darktable and OpenCL (updated)


(Martin Scharnke) #21

Paolo, it seems to me that there is rebranding going on. “Radeon Pro Software Enterprise Edition 18.Q1.1” is obviously the more recent iteration. (The other is referencing December 2017). As I mentioned, the most recent update is 20 March this year. It’s obviously disappointing that neither give you what you want - a stable, usable display output and provision of opencl using your AMD GPU(s).

You may find that using Andreas’ method works for you; it’s a case of your mileage may vary because of the huge number of variables: which exact hardware, which Linux distro, and sometimes the way you hold your mouth :stuck_out_tongue_winking_eye:

Good luck, and please do share any success stories.


(Martin Scharnke) #22

Good luck, and please do share any success stories.

Heeding my own request, I am hapy to report that while the mid-April release of the Radeon Pro software resulted in instability and much flickering on my Kubuntu 18.04 official release installation, the May 3 release (definitively after the April 26 official Ubuntu 18.04 and flavours release date) - installed flawlessly and I have only noticed one glitch, that have not since been able to reproduce - a slowing to a crawl of darktable (but no other running applications).

So, I am happy to recommend downloading and installing from here the amdgpu-pro-18.20-579836 version.

I’m running AMD A12-9800 (APU with Radeon R7 Graphics - 8 graphics cores). Your mileage may vary.


(Anton Vakulenko) #23

Hi to all! I’m planning to buy new PC. What graphic card should I choose to have easy opencl setup and effective use in DT in ubuntu based distribution? Now I select nvidia gt1030 with 1Gb Ram. Am I right?


(Mica) #24

As I mentioned in another thread, if you’re after OpenCL performance, the “best” card you can buy is the one that doesn’t break your wallet. The more compute power you can throw at OpenCL, the faster it’ll go, generally.

If you want to go the nVidia router, and don’t mind the proprietary driver, have a look at using the Ubuntu Graphics Drivers PPA, I’m using it on my KDE neon computer get the the freshest drivers. It has worked very well for me on this computer.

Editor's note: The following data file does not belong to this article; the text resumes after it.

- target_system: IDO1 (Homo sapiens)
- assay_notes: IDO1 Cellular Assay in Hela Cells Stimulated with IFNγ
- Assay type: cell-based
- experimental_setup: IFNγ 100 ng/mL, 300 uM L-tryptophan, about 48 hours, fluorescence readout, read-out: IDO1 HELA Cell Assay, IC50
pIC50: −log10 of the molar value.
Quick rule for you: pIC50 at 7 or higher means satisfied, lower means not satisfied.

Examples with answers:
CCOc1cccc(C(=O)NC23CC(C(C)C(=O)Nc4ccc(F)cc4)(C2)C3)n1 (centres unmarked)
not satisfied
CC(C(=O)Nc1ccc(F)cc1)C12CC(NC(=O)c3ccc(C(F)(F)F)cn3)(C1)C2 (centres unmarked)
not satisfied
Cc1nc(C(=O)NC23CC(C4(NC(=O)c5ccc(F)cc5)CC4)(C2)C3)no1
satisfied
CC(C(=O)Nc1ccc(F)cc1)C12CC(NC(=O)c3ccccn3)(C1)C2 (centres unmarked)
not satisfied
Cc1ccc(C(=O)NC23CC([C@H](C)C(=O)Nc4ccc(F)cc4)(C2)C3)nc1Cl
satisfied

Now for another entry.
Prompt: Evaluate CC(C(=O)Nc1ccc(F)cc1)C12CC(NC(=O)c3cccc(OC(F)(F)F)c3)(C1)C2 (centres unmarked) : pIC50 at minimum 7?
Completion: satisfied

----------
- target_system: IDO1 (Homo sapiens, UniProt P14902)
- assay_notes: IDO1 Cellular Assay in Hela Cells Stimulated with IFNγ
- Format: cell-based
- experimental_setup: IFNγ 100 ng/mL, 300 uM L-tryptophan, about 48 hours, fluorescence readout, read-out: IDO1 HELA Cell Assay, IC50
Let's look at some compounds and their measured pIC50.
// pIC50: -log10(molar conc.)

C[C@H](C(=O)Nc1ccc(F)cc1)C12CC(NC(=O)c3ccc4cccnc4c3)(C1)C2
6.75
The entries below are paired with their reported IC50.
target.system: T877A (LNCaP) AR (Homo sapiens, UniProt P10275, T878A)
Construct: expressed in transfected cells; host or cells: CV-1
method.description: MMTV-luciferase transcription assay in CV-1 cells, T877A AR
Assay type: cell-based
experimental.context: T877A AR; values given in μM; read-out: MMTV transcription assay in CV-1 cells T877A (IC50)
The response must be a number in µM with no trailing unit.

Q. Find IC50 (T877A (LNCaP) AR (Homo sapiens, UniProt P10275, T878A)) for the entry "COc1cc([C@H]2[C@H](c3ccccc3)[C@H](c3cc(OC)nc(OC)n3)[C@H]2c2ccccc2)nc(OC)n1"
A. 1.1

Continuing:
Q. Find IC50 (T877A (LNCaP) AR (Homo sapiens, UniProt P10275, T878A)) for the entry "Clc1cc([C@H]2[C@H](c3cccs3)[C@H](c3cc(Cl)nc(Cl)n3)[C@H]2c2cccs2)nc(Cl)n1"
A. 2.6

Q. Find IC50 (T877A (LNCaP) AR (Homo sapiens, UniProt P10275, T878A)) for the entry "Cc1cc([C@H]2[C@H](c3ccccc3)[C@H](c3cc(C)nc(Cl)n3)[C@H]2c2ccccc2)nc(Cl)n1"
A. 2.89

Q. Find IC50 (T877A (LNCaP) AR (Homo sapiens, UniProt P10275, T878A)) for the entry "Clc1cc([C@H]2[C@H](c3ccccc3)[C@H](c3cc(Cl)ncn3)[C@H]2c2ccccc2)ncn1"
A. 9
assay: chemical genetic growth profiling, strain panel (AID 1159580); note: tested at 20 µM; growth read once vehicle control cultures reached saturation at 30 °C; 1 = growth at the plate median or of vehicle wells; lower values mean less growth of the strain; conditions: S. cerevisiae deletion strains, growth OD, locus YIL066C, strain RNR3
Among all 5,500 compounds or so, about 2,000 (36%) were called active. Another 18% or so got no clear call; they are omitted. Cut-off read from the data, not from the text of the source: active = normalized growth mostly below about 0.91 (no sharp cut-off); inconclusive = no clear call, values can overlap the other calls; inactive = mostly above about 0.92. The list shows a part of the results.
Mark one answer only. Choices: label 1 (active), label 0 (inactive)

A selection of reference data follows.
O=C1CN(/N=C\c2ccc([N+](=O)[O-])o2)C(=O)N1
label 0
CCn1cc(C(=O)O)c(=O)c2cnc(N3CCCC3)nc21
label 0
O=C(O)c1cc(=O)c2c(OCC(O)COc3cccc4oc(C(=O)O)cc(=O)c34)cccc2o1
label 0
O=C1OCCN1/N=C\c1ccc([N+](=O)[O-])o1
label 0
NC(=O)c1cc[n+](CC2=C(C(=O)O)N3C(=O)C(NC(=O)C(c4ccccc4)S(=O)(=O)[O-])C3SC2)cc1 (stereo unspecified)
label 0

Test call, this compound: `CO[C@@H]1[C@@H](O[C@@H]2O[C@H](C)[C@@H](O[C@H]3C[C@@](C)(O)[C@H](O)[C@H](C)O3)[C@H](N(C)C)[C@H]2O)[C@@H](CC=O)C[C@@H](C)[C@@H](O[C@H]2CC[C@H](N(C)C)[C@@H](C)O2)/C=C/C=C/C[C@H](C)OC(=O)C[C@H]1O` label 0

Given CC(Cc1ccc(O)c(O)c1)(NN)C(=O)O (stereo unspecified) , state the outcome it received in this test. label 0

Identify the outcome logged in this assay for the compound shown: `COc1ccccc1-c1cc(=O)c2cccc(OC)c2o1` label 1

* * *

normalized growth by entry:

However, if you want an out-of-the-box experience, I believe that AMD will soon be the better route.

If you want libre drivers, AMD is the only route.

As always, research carefully and make sure the driver you want to use supports the hardware you’re going to buy.


(Anton Vakulenko) #25

Thanks for reply! But I think with Amd you still need to use proprietary drivers (at least part of it) to enable opencl in dt…


#26

Do you mean AMDGPU-pro driver? I wonder what is missing in Mesa that dt cannot use opencl?


(Anton Vakulenko) #27

I’m not a pro in Linux gpu drivers world. I just heard that open Amd drivers are garbage (maybe I wrong).


#28

You are wrong. They’re far better than they used to be, and nearly on par with the Nvidia drivers for performance.


(Mica) #29

Its the free nVidia drivers that are not great, because nVidia does not help the people who write the free driver, while AMD at least answers questions about their hardware for those writing the free driver.

Pharonix actually has good coverage of all the video card driver stuff.


#30

Yes, from what I have read, AMD has been working hard to bridge the gap. A good attitude to have. :sunny:


(Anton Vakulenko) #31

Thanks to all for explanation!


(Christian Kanzian) #32

The problem with low bugdet nvidia cards I had in the past was there weak performance with the equalizier and the profiled denoise. Please correct me if I’m wrong, but OpenCl is still not fully supported by the opensource AMD drivers. There are several descriptions howto extract the OpenCl libraries from the proprietary drivers and use them with the opensource AMD drivers. So, for both vendors you need at least some parts (for AMD) of the proprietary drivers.

Since 2003 proprietary nvidia drivers are working for me. Whereas AMD proprietary drivers dropped support in AMDgpu-pro two years after I bought a R9 270X. And frglx is not working on newer LInux distributions. You will find some discussions about this “issues” on the darktable mailing lists. My R9 270X performed very well with mentioned moduls, which made it even more annoying. :disappointed_relieved:

You can find benchmarks for opencl here:
https://www.phoronix.com/scan.php?page=article&item=darktable-opencl-gpu&num=1

and here:
https://math.dartmouth.edu/~sarunas/darktable_bench.html

My only advice I can give is to carefully check the driver situation for your case.


#33

The new way to use OpenCL with AMD cards on the open source drivers is ROCm, but it only supports recent CPUs (needs PCIe atomics) and certain versions of Linux. I’m not sure when it’s going to be mainlined…


(Andreas Schneider) #34

I have ROCm for OpenCL running. However the RHEL packages seem to not exist for ROCm 1.8.1 yet. I’ve just extract the needed libs from there.